Mark Making Research

Mark making is the term used to define when a line or various lines are put together to form textures and patterns on any surface.

Mark Making is present in our everyday lives, starting with the most obvious being writing with a pen or pencil. Each style of writing is different based on how a person manipulates their pen or pencil, hence some are more curvaceous whereas some are more linear. Hence some people may find some handwriting more pleasing to read then others.

These lines have certain qualities that ‘persuade’ us to feel in a certain way.

An example of which can be found in Wassily Kandinsky’s “Composition VII”

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Wassily Kandinsky is well known for his interpretations of various music pieces. “Composition VII” makes use of contrasting lines that clash and overlap each other. The various directions, and individual shapes each lines takes seem to compete with the others, which creates chaos and/or confusion.

In the case of paintings, brushes have the ability to shape a line into various shapes. However we also make tools with various tips to create a unique stroke.

Creating your tools, or having tools with tips of various shapes and sizes can in various patterns despite being used in a similar manner.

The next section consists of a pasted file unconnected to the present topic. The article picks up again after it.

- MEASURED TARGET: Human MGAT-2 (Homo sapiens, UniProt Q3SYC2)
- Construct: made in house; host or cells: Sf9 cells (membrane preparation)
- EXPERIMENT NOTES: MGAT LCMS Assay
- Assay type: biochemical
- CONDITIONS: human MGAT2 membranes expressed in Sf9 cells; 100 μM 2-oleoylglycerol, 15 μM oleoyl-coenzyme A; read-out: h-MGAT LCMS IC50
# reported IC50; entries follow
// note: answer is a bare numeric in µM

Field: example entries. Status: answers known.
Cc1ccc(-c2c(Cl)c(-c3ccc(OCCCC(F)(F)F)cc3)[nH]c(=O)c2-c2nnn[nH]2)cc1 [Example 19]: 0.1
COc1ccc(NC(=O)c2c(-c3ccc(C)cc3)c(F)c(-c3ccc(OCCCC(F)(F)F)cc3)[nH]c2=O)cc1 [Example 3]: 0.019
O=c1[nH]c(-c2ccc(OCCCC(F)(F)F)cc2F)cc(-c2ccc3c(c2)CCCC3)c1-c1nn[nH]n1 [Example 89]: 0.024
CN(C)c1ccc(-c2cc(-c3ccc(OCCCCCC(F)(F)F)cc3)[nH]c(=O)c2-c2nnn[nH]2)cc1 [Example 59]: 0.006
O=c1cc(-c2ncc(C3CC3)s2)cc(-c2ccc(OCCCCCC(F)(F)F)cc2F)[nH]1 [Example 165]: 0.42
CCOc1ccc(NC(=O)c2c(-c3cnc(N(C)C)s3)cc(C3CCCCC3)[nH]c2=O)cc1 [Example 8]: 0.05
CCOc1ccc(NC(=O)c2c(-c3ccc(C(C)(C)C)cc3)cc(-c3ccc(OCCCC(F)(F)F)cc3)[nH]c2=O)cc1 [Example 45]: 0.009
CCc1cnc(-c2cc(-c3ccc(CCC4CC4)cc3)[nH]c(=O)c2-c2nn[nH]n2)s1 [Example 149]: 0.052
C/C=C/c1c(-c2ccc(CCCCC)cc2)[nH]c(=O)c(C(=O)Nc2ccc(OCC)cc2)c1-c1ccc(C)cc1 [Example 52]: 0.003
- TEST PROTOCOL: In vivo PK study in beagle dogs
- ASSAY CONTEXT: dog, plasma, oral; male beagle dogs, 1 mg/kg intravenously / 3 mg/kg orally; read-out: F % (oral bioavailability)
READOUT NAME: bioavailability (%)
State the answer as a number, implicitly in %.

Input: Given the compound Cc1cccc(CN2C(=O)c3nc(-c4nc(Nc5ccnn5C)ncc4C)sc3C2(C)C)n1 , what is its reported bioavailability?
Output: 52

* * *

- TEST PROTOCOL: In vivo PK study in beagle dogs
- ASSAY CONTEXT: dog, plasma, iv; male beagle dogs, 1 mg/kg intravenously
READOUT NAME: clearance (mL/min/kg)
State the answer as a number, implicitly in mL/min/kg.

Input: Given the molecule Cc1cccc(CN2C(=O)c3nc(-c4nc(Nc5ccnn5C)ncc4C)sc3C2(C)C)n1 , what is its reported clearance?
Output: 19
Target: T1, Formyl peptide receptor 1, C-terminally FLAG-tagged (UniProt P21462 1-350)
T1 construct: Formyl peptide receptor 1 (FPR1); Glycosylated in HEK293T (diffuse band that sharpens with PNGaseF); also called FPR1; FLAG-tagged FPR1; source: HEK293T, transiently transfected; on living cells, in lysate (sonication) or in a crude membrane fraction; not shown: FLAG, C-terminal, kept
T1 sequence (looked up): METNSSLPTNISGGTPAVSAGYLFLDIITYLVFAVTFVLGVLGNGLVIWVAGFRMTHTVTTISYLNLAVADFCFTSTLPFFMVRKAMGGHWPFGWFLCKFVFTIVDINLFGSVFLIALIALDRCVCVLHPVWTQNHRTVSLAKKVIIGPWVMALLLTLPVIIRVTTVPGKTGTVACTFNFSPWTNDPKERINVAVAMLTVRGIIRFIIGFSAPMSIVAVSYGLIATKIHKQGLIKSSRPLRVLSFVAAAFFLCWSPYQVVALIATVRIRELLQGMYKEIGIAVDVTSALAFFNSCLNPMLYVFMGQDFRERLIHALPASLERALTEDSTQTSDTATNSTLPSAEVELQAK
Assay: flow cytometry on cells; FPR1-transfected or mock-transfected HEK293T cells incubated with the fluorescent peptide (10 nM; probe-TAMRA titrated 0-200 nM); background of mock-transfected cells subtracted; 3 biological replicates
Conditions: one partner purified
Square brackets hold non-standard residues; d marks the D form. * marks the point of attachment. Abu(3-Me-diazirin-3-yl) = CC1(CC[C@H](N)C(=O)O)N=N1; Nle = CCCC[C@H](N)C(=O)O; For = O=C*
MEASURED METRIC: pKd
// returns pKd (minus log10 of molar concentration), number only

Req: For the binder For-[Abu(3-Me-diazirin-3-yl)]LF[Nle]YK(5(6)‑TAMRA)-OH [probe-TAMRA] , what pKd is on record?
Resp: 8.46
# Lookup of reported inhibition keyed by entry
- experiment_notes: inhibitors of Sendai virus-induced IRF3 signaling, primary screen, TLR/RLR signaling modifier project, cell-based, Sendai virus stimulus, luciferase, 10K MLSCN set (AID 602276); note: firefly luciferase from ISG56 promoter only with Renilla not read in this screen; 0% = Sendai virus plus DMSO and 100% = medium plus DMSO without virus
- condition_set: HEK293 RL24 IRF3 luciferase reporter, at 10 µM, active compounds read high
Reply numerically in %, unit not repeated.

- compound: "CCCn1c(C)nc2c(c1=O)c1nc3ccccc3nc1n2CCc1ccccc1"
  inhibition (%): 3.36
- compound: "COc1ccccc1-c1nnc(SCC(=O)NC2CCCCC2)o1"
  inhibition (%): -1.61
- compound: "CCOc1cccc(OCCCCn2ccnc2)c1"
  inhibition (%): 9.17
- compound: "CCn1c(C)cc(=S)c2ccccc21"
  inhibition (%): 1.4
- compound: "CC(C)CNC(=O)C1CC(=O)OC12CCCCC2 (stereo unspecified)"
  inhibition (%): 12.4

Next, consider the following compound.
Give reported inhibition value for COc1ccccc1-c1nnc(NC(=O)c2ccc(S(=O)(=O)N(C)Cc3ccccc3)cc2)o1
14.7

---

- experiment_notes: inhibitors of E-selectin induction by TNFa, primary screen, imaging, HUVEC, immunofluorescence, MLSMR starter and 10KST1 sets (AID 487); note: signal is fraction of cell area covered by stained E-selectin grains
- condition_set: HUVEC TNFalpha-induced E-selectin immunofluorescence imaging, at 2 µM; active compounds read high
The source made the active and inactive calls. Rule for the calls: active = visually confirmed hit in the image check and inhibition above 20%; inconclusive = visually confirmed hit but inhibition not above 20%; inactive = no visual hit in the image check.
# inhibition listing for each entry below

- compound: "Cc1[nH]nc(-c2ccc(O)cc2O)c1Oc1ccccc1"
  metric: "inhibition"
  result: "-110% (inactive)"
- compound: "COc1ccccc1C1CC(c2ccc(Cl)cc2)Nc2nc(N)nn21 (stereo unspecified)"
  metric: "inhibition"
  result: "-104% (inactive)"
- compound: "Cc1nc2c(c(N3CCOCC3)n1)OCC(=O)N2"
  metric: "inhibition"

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As seen by the above, the rougher material results in a spindly, almost scratchy effect. When used in sharp swift movements the lines are thinner,  that could resemble irritation or confusion. The second tool creates rounder lines, that seem more uniform than the first. The last imitates a dry brush resulting in segregated segments of ink within each stroke.

Colour too plays a part in mark marking, creating weight and shadows, which gives emphasis to certain part of the image.

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Darker segments tend to be more eye catching, as it creates weight to the image. However, negative spaces within dark contrasting areas act as an accent, which draws attention beyond the dark spaces, like a pathway to other parts of the painting.